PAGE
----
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U.Va. Law Library preserves, posts war crimes docs

Thursday - 7/12/2012, 1:23pm  ET

Associated Press

RICHMOND, Va. - Thousands of pages of documents, photos and other exhibits from the war crimes trial of 28 Japanese defendants have been digitally preserved and placed online by the University of Virginia Law Library.

The collection was donated by the family of 1927 U.Va. law school graduate Frank Tavenner Jr., one of the prosecutors in the trial of Japanese government and military leaders accused of plotting the start of World War II. The Military Tribunal for the Far East, commonly known as the Tokyo war crimes trial, ended in 1948 with death sentences for seven men and prison terms for the rest.

Law school librarian Taylor Fitchett said in a telephone interview that the more than 30,000 pages of documents have been popular with researchers since the library received them in 1978. But a couple of years ago she noticed that the condition of many of the documents _ especially letters and memos on translucent onionskin paper that was popular in the manual typewriter era _ had begun to deteriorate, and "we weren't going to have them long."

Because the papers were used so much, Fitchett said, preservation became a priority. She asked Eizabeth Ladner, a history student who worked at the library and had some experience with digital conversions, to direct the project.

"It's mostly for scholars," Ladner said of the website, but she added that some of the material would be of interest to other history buffs. For example, some testy exchanges between American and Russian prosecutors who were working together provide a hint of tensions between the two countries at the dawn of the Cold War.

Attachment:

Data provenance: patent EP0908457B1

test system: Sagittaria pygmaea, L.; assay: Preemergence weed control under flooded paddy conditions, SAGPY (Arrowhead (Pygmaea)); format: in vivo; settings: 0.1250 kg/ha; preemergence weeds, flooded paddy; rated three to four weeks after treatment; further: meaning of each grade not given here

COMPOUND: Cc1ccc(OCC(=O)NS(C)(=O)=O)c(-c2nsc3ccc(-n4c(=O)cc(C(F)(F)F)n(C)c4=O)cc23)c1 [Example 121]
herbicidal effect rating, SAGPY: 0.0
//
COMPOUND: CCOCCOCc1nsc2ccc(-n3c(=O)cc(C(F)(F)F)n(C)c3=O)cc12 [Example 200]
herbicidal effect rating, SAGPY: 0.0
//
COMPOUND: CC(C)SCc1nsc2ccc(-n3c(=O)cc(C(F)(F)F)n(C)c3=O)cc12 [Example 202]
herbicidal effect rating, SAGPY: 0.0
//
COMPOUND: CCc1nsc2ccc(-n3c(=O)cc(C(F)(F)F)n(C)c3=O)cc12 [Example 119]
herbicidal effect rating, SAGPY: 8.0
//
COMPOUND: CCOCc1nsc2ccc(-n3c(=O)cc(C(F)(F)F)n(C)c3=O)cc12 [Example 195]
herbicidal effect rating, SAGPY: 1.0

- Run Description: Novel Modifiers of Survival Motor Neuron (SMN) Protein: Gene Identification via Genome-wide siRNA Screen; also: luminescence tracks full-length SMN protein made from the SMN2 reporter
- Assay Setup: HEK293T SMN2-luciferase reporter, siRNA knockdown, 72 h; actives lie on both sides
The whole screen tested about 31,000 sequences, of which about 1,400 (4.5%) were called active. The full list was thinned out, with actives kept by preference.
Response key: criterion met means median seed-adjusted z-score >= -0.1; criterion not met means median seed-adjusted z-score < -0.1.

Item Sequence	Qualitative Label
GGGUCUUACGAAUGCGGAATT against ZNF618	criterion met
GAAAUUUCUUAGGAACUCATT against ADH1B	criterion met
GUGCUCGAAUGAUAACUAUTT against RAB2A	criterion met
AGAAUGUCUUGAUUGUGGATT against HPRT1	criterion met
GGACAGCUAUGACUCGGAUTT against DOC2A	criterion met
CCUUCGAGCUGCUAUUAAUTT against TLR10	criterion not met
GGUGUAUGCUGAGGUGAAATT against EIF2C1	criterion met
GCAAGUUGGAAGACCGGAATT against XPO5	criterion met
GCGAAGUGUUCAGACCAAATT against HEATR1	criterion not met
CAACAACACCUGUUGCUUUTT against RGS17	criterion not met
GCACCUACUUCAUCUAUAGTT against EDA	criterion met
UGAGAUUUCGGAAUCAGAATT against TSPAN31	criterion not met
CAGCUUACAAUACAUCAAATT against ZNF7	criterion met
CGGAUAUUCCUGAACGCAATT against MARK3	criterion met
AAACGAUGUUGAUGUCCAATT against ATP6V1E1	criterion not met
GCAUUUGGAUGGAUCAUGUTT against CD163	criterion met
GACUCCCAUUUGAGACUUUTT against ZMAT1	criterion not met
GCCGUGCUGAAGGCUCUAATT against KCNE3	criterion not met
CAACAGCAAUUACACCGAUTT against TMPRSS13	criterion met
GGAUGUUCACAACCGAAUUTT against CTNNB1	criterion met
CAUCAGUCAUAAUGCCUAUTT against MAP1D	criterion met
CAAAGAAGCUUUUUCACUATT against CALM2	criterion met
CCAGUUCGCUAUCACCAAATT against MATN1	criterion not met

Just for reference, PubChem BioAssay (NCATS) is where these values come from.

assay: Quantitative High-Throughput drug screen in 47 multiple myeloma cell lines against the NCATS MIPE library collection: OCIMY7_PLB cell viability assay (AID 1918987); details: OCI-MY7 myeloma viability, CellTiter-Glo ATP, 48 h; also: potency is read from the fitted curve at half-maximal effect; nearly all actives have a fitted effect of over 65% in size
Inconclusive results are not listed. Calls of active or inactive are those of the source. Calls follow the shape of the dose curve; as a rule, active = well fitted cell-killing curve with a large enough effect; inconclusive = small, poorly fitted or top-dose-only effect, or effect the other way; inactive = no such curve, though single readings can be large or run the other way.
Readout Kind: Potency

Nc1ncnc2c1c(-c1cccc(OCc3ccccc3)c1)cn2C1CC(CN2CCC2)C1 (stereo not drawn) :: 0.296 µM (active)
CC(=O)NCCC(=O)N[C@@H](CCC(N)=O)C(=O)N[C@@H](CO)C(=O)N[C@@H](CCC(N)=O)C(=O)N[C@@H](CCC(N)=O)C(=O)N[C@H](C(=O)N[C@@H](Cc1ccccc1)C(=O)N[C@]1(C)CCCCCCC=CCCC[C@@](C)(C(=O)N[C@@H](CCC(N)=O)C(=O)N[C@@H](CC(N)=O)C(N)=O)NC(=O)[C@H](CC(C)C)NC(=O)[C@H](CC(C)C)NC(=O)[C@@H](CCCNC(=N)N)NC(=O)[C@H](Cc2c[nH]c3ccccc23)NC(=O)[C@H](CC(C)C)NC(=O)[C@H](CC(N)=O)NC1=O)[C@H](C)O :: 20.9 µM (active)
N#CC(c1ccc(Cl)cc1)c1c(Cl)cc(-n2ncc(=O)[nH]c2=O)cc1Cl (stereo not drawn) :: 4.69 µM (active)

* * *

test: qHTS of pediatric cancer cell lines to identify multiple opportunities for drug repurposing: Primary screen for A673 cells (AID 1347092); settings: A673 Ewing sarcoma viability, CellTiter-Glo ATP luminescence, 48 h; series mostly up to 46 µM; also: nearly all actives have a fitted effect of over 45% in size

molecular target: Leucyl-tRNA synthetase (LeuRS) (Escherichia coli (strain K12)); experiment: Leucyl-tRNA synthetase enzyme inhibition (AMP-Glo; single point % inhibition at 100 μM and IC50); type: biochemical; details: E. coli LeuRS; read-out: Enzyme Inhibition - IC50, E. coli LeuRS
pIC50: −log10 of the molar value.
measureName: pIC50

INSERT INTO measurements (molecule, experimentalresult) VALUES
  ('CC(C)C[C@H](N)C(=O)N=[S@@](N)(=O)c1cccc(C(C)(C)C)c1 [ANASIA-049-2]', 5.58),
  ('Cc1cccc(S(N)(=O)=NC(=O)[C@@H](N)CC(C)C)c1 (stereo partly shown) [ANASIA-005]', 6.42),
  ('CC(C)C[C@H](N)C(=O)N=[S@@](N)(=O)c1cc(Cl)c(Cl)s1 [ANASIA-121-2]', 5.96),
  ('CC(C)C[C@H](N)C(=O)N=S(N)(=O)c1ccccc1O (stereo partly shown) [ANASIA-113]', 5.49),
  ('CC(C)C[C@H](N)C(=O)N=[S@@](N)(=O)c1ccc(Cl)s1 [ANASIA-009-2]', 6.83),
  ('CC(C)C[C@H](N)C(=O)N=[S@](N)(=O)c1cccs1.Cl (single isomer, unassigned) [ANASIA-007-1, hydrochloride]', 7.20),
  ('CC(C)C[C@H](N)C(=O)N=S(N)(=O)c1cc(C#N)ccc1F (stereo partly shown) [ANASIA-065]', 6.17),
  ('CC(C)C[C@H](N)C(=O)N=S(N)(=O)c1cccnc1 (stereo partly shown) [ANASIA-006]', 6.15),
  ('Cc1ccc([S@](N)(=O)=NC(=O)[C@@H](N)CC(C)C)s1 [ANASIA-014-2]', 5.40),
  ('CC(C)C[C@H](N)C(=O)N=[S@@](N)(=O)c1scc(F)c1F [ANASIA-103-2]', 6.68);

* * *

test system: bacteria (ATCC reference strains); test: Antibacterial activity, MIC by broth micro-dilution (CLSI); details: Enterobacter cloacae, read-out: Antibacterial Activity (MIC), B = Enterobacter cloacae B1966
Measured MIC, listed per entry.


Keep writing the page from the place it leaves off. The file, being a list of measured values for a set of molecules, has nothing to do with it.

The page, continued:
"We've had people who have contacted us who are not historians and not researchers, but who had family members who served in the war," Ladner said. "There was one whose father-in-law was the driver who transported the defendants each day from the jail to the courtroom."

Ladner said she has read every page of the collection over the past two years as she supervised the project, which involves scanning each document with a custom-built, $80,000 Hasselblad camera. She said she knew the basics of World War II and had been a teaching assistant for a course on espionage, "but going through these papers, I learned a mountain of information."

The digital archive includes sections on women's involvement in the prosecution, the Pearl Harbor attack and Japanese experiments with biological warfare. There are plans to add an interactive map of the courtroom that displays key information about each participant, a timeline of the trial, and a section on relations between the U.S. and Soviet officials.

The library also has documents, newspaper clippings and other materials from two of Tavenner's fellow prosecutors, Roy L. Morgan and C.J. Phelps, and defense attorney G. Carrington Williams. Those items also are being added to the exhibit.

"It's a work in progress," said Ladner, who begins a post-doctoral fellowship in September to continue her work on the project.



Tokyo War Crimes Digital Exhibit:

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